Since you guys are telling me abstract alegebra doesn't need calculus but is very proof based, along with spivak calculus is very proof based, would it be a good idea to get an intro to proof book? As I have no experience with proofs. If you could recomend a good starter one that would be amazing.
  14. Oct 6, 2012 #13
    How To Prove It by Daniel Velleman is what I used to get acquainted with proofs. It's pretty good, but working through the whole book might be overkill. Definitely work through the first few chapters and the chapter on induction, though.
  15. Oct 6, 2012 #14
    I wouldn't recommend anyone skipping calculus. It is a truly beautiful subject that really enriches your mathematical intuition. Yes, even calculating derivatives and integrals by hand enriches your mathematical intuition.
  16. Oct 7, 2012 #15
    I have no plans to skip Calculus but rather look into more pure mathematics in my own time. I am taking Calculus I in january
  17. Oct 7, 2012 #16
    Well if you study Calculus from Spivak or the like, it will be very close to the pure mathematical gratification you are looking for.

    Good Luck

  18. Oct 7, 2012 #17
    That's not fair to the Greeks and geometry. Ruler and compass constructions are awesome. The discovery of the platonic solids was such a beautiful fact that they attributed a mystical significance to it.

    Well, you can't do formal point-set topology very easily, although the subject has no formal prerequisites. I think if someone wrote a good exposition of it, though, you could do SOME topology. For example, I could probably teach high school students to compute the Jones polynomial (though, truth be told, I don't really *understand* the Jones polynomial myself half as well as I would like). Practically speaking, though, it might be hard to find suitable books. I'm not familiar enough with them to say. Intuitive topology by Prasolov might fit the bill, for example.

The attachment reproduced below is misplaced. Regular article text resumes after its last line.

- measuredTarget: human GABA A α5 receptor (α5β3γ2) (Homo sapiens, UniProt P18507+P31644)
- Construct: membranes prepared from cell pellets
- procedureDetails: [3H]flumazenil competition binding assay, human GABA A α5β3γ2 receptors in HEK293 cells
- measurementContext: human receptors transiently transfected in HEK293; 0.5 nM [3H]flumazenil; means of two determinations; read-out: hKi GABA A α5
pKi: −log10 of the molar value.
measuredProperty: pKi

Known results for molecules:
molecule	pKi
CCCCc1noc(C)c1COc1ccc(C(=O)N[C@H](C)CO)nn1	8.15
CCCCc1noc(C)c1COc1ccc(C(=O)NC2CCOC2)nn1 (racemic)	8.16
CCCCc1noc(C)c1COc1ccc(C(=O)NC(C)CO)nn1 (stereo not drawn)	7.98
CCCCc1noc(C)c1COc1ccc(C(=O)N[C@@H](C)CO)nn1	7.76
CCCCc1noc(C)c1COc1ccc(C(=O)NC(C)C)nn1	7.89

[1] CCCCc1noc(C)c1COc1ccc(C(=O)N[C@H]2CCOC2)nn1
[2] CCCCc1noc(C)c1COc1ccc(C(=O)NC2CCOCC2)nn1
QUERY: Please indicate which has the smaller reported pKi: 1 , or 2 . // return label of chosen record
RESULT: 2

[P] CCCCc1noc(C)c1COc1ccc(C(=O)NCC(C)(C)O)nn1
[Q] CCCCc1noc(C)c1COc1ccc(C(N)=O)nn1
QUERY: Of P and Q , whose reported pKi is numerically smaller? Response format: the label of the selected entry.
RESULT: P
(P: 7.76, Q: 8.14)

I think it might be a good idea for a lot of people to skip ahead in math, just to find out that math can actually be interesting because the normal curriculum is mostly kind of boring, until you get to upper division stuff (multi-variable calc and linear algebra can be okay, and other subjects might be okay if they were taught differently). However, you can't get too far without running into the need for calculus.

    If you want to get comfortable with proofs, maybe naive set theory would be a good subject to get some practice in, so you can separate out the skill of writing formal proofs from most of the other more conceptual difficulties.

    It's good to get a lot of practice with calculus computations. I think you need to do some of those, too. I never read Spivak, so I don't know if he neglects that.
  19. Oct 7, 2012 #18


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    He has some loosely computational things like induction proofs where you have to show some derivative formula or such. There are almost none but that is, in my opinion, for the better because honestly who likes computations haha.
  20. Oct 7, 2012 #19
    Funny, I was just having this argument with a friend, who has a pretty similar outlook on math to mine, with a few very fundamental differences. I was on the other side of the argument, then, saying I don't like computations. He objected that he didn't like how mathematicians these days don't want to get their hands dirty. He solved a problem his big shot adviser couldn't solve because he computed some examples. He also said if you look at the notebooks of the great mathematicians, they have reams of computations.

    I like avoiding computations by being clever, and I think computations can sometimes be unenlightening as far as understanding things goes (when trying to understand something deeply, I try to ban myself from doing any calculations where possible). But, you shouldn't be afraid to get your hands dirty, either.
  21. Oct 8, 2012 #20
    Would an intro to proof book be the best thing to start with then??? I would love to be ahead of the game in terms of my mathematics degree ( I plan to get a minor or *maybe* a double major) If I have a good basis in writting proofs and I start learning abstract alegebra and topology then when I get to these classes it should be breeze???

    Another question; if I were to study these topics extensivly enough would it be possible to skip the class and move on to the next level of lets say topology???